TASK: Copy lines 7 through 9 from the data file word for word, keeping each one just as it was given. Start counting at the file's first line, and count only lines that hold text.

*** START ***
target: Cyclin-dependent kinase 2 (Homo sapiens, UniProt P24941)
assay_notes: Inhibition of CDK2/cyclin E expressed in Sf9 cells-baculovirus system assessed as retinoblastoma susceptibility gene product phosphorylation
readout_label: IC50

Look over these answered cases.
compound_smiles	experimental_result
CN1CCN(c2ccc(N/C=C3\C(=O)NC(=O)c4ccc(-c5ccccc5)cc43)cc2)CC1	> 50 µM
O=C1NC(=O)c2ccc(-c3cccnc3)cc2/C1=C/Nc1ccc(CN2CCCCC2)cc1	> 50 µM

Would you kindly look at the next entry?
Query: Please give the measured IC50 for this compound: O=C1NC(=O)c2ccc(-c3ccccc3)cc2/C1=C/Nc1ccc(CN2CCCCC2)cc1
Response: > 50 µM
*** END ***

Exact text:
O=C1NC(=O)c2ccc(-c3cccnc3)cc2/C1=C/Nc1ccc(CN2CCCCC2)cc1	> 50 µM

Would you kindly look at the next entry?
Query: Please give the measured IC50 for this compound: O=C1NC(=O)c2ccc(-c3ccccc3)cc2/C1=C/Nc1ccc(CN2CCCCC2)cc1